Patrick Hyland jersey a gentle and amusing former boxer

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Patrick Hyland, a gentle and amusing former boxer who once called himself The Punisher, waits for the boys and girls he now trains at the gleaming Straight Authentic DeAngelo Hall Youth Jersey Blast Gym in Tallaght, Dublin 24. An empty ring sits in a far corner while, to his left, the MMA cage is also silent on a sleepy afternoon. It will be another hour before the chattering kids who dream of becoming boxers or UFC fighters tumble in to work with Hyland and the mixed martial arts trainers.They all know that the distinct worlds of boxing and MMA collide in Las Vegas on Saturday night. It is a surreal boxing match which has little else but money wedged deep in its murky heart. Of course Hyland’s tiny scrappers also know that Conor McGregor, from down the road in Crumlin, Dublin 12, will earn around $100m for his professional ring debut. McGregor, a brilliant showman and the intelligent fighter who dominates the UFC, faces Floyd Mayweather, a masterly defensive boxer.
Mayweather is coming out of retirement for an even larger payday and the expectation that he will outclass a novice and lift his record above the great Rocky Marciano to a 50-0 mark which would be perfect – but for the absurdity of an apparent mismatch.The 33-year-old Hyland approaches the sporting melodrama differently by mixing humour and pathos. He met John Kavanagh, McGregor’s coach, at a party in 2013. “We were having a bit of a laugh, a few drinks and we were yapping away and agreed that I’d spar with Conor.” The first session was a jokey MMA and boxing mishmash and when Hyland was kicked in the leg “it felt like someone shot me with a big bazooka”. But then in 2015, he gave McGregor his first taste of elite-level boxing.
A friendship formed between two contrasting Dublin fighters and Hyland remembers how McGregor tried to console him after the death of his father. Patrick Hyland Sr killed himself in June 2015. He had always been in his son’s corner and Patrick was devastated.
“Conor contacted me when my father died,” Hyland says, “and I told him exactly what my dad thought of him. My dad always said: ‘McGregor’s the new star’ and that Conor reminds him so much of Bruce Lee. My dad was a Bruce Lee fan but he didn’t like Conor’s attitude. He was a boxing man and he said: ‘His attitude stinks. I’d say it to Conor’s face if I see him.’ Conor laughed and said: ‘Listen, he’s not wrong. Bless your dad. I’m sure he would have knocked me into shape.’ It was a good laugh.”Hyland understands boxing far more intimately than most who, like me, have dismissed Saturday’s event as a farce. Only last year, having lost only one contest in 32 fights, Hyland was good enough to challenge Gary Russell Jr for his WBC world featherweight title. Hyland tells some very funny stories about being knocked out by Russell but he is serious when assessing McGregor’s boxing credentials.
“The second time I went down to spar Conor at his new gym [on Dublin’s Naas Road in 2015] he was very good, very snappy. We sparred for 20 minutes and he held his own. He had a bit of weight on me but I was letting my punches go and he was taking them, moving, picking me with a jab, southpaw coming in with the left. He made me miss. He could box.”
Everyone in MMA extolls the power of McGregor’s left hand. Did he hurt the smaller Hyland? “I’ve been boxing all my life so I’m used to taking shots. He had a bit of a pop. When it landed you felt it. I didn’t mind it with a 16oz glove and headgear. But I don’t want to be hit flush with an 8oz Authentic Jason Taylor Youth Jersey glove by Conor. So, just like in MMA, Conor should come straight out, no fear and have a go. But he needs to throw at least 100 punches a round to get Mayweather out of his comfort zone. How do you do that? But Conor is a genius so maybe he can. Everything he says, he does. It’s amazing.”Hyland smiles when I tell him about my lunch with McGregor’s father. Rather than meeting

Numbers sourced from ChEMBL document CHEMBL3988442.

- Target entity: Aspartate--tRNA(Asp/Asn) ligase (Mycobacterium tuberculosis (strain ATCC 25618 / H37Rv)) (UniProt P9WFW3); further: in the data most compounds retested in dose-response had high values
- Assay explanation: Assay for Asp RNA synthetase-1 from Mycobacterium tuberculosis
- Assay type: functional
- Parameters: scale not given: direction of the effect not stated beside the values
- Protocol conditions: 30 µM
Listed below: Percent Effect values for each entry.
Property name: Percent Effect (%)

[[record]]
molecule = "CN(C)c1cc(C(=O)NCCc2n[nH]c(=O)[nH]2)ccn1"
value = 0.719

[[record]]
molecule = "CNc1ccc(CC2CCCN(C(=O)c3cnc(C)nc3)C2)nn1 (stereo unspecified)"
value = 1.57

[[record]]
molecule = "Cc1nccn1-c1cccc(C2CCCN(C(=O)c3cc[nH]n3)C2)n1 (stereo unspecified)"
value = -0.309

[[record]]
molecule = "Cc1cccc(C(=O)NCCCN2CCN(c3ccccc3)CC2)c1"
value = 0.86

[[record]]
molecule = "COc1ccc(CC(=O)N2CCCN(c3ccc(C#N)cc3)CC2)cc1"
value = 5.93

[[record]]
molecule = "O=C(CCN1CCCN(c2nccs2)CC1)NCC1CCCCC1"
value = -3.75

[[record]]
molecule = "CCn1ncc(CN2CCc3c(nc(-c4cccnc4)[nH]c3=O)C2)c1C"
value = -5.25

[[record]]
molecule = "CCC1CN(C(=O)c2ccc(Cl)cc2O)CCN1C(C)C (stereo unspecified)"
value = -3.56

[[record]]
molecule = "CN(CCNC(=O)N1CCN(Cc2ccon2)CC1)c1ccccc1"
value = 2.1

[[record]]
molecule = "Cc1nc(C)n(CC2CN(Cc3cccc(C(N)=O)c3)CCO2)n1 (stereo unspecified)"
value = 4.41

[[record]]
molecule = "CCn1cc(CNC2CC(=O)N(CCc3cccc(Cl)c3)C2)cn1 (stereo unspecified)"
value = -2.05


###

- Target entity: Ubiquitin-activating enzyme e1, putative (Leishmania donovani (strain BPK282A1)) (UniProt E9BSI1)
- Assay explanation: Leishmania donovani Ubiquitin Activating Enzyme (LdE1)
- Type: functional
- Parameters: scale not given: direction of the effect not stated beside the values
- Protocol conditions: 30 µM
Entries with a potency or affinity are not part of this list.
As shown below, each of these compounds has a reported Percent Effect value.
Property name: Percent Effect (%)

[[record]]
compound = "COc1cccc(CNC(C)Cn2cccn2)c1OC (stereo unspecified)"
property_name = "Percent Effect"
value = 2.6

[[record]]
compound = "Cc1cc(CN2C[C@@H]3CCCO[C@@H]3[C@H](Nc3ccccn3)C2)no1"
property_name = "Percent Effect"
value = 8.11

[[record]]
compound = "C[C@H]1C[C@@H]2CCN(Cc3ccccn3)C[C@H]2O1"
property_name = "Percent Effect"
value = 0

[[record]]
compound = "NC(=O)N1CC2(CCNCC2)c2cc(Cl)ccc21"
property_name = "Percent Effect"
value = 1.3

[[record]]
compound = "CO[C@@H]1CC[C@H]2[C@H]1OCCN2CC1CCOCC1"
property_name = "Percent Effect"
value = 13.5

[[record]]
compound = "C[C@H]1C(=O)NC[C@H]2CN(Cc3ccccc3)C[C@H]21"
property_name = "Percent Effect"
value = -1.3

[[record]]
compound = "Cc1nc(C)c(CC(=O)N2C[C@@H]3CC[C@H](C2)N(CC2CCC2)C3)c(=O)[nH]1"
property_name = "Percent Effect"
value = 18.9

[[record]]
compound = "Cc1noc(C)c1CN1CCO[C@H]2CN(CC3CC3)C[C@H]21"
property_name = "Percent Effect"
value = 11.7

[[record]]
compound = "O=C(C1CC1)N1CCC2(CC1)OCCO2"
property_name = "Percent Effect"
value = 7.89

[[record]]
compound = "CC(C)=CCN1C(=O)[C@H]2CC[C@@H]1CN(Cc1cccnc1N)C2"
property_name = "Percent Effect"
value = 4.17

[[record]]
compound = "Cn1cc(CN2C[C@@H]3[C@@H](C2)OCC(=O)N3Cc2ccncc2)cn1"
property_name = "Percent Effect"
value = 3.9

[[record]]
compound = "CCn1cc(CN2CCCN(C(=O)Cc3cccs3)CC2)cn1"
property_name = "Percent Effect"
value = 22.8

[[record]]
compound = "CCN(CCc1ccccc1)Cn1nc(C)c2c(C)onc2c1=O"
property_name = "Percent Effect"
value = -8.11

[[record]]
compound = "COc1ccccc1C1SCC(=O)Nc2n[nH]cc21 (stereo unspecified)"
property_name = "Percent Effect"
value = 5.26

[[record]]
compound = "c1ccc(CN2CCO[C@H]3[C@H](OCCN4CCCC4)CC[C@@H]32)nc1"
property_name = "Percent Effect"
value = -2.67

The yacht is called The 188 – the amount in euros Conor received on welfare right up until the week of his first UFC fight in April 2013. McGregor Sr, who drove a Dublin taxi for 26 years, has just completed his “skipper’s course” so that he can sail The 188 whenever he likes.
“I’ve had a few meaningless jobs over my time,” McGregor Sr says, explaining he was a hospital orderly when Conor was born 29 years ago. “I’m 58 so I’ve chopped and changed.
But I loved the taxi driving. I worked most nights and I had great fun with the people of Dublin.”Beyond sailing, McGregor is planning to fill his retirement as a part-time celebrant who can marry couples in a civil ceremony. So life has changed beyond recognition and McGregor surveys the Westbury in wonder: “Look, apart from us, it’s just ladies who lunch. Incredible.”McGregor soon celebrates his favourite boxing photograph – in which a towering Muhammad Ali shouts “Get up and fight, sucker!” over a stricken Sonny Liston in 1965. “We still have a copy hanging in the utility room and it’s quite possible Conor could be standing over Mayweather in a similar stance. Mayweather’s evasiveness and defensive fighting will not stop Conor. His left hook has phenomenal power. People call this a mismatch but it’s in our favour. Age, size, weight, power. We’re 100% confident. Conor is going to blow boxing to smithereens.”That positive conviction did not feature when McGregor considered his son’s future 10 years ago. There were raging arguments as Tony tried to persuade Conor his ambition of fighting in the UFC was a ludicrous fantasy. He needed a trade – and so Tony and his wife Margaret worked hard to find their wayward son a plumbing apprenticeship.“That was me being a parent,” McGregor says. “One of Conor’s teachers told us he had the intelligence to be a lawyer but he didn’t have the interest. I put a proposition to Conor.


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